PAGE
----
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Managed network services are the applications and functions of a business network that have been entrusted to an external service provider (i.e., a managed service provider, or MSP). Each provider may offer its own unique selection of services, but most managed network service offerings cover a similar array of networking technologies like MPLS and internet access.
Adopting managed network services is a common step en route to digital transformation and more specifically toward the setup of hybrid IT environments. In hybrid IT, organizations oversee some IT resources in-house while outsourcing others - such as their networks - to business partners, like MSPs, to realize savings and achieve better performance.
The benefits of hybrid IT in general include operational flexibility and scalability, which managed network services in particular can help unlock, by making it much easier and more economical for companies to get consistently reliable connectivity. Through managed services, they can:
Demand for managed network services has been strong ever since the early days of corporate WANs. But the more recent rise of software-defined networking, SD-WANs and cloud-based applications has enabled hybrid IT at a wider scale, and in turn spurred the need for managed network services that can support new traffic flows.
The traditional core components of a managed network services offering include MPLS and internet access and voice services such as SIP trunks and hosted VoIP. Over time, managed network services have also grown to encompass SD-WAN and other virtual services.
Across all of these possible services, the service provider may offer comprehensive 24/7 management of the underlying infrastructure. They may also oversee all related installation, configuration and maintenance and supply any necessary equipment.
MPLS, or Multiprotocol Label Switching, is a type of routing in which packets from many possible network protocols are encapsulated for more efficient transmission between specialized routers. A WAN with MPLS links can apply Class of Service tagging to traffic, to ensure proper routing and prioritization over a variety of networking technologies, including Ethernet and T1 and T3 lines. The MSP manages MPLS bandwidth and infrastructure, as well as the addition of security services such as firewalling and VPNs into the network hub, usually located in a data center.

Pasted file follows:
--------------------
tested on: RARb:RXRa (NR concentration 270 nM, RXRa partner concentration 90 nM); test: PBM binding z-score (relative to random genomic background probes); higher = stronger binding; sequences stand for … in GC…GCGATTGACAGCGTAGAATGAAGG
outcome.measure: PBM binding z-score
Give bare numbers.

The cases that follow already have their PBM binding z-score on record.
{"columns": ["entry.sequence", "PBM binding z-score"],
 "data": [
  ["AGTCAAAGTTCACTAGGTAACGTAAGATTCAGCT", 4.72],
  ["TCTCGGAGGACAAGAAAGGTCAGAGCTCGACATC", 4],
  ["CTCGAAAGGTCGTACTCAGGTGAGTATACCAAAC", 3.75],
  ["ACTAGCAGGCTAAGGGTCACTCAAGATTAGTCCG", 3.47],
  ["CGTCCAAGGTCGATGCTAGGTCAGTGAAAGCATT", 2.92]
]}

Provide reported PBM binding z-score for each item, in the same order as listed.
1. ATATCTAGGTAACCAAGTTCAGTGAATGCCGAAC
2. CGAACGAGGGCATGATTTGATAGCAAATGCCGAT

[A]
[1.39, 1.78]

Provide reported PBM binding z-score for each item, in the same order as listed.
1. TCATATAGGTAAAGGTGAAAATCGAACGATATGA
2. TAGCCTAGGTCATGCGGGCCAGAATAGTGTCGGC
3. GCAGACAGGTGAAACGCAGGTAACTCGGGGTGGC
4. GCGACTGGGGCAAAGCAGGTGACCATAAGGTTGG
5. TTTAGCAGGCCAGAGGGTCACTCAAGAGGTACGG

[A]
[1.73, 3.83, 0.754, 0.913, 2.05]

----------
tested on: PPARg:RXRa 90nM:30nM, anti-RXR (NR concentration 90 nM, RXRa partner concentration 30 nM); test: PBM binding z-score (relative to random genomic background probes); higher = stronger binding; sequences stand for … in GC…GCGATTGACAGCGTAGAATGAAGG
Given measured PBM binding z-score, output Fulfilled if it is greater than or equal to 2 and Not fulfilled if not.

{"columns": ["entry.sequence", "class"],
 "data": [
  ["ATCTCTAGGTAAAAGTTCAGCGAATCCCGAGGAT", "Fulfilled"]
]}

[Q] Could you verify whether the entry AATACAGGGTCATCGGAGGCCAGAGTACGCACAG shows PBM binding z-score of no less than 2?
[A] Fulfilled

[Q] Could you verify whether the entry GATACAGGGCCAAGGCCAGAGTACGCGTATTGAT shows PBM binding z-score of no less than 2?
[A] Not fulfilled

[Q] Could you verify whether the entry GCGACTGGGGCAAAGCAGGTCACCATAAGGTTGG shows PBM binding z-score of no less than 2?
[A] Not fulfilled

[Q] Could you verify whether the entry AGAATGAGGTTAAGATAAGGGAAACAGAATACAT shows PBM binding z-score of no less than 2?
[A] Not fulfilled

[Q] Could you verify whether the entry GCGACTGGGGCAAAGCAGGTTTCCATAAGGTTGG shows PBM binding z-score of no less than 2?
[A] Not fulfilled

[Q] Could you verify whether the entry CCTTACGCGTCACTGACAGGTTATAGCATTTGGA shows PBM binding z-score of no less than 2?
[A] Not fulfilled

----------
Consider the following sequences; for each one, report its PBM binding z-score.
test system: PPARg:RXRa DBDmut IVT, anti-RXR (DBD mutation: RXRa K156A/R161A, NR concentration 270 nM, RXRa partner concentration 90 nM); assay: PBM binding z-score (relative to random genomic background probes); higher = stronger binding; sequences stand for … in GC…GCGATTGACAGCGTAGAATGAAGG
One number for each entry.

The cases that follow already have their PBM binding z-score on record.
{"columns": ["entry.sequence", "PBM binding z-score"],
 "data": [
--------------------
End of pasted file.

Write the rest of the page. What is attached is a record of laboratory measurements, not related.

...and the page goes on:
One of the key roles of a managed network services provider is to ensure reliable and scalable internet connectivity for its customers. Connecting a business to the internet is much more complicated than doing so for a household, as a company will need certain levels of performance and quality across its network (as specified in an SLA), plus more robust security to avoid costly data breaches. To meet these requirements, an MSP may offer:
MSPs often handle voice services, since SIP trunks and hosted VoIP are both deeply integrated into the network itself and require substantial bandwidth and careful management to work. A provider will guide the integration of a SIP trunk into an existing premises-based phone system. In hosted VoIP implementation, the MSP plays an even larger role, hosting all of the backend infrastructure and ensuring that service is reliable and everything is kept updated and patched. Tarnsitoning to hosted VoIP is a common step for organizations seeking to reduce the costs and complexity of their private branch exchanges and enable more scalable communications.
An SD-WAN is a WAN in which the control plane of the network is separated from the underlying infrastructure. In other words, an SD-WAN is centrally managed via software, rather than via routes and other equipment at each individual site. SD-WANs are designed for high-bandwidth applications like voice and video and for direct internet access between branch offices and the internet (for instance, to access a SaaS application). To support these use cases, SD-WANs can incorporate not only MPLS links but also broadband, cellular and satellite connections for additional bandwidth and resiliency.
The evolution of SD-WAN underscores the broader move of managed network services toward virtual offerings, i.e. ones that do not depend as much on having immediate access to specific hardware. The rise of virtualized network functions (VNFs) also fits this trend. VNFs may be virtualized firewalls, load balancers or WAN accelerators that can be fitted together in software as virtual building blocks for the construction of larger services. An MSP can oversee the creation and management of VNFs in context such as SD-WAN deployments.
Looking ahead, managed network services will continue to evolve to serve increasingly cloud-dependent businesses that need access to dependable connectivity and security across their WANs. Telesystem offers a broad portfolio of managed network services to serve organizations of all sizes across the U.S. Connect with our team to learn more today.